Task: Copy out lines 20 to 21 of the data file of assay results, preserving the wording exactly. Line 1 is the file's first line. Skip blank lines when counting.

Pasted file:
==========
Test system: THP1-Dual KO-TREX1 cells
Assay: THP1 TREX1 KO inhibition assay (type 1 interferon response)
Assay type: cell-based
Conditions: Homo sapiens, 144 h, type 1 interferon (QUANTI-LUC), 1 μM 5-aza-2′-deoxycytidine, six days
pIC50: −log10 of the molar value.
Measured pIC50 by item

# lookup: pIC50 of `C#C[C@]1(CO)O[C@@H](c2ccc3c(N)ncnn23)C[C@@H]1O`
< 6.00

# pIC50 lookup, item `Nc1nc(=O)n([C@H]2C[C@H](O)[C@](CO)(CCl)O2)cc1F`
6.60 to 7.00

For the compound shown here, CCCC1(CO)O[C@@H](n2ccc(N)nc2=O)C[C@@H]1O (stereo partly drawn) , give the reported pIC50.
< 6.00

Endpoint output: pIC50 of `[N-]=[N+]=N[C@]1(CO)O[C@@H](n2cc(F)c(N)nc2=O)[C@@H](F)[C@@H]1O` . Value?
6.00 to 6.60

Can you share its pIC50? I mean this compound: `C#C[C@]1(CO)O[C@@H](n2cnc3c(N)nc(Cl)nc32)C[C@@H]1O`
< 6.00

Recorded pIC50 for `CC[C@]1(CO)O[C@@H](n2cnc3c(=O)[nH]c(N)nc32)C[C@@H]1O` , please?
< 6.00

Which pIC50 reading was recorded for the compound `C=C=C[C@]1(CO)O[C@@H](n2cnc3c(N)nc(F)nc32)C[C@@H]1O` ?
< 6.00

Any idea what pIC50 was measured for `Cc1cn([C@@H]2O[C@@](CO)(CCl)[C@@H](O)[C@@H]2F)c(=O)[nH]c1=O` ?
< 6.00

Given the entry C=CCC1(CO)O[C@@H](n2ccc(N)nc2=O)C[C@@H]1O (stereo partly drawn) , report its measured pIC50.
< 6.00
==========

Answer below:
< 6.00

Any idea what pIC50 was measured for `Cc1cn([C@@H]2O[C@@](CO)(CCl)[C@@H](O)[C@@H]2F)c(=O)[nH]c1=O` ?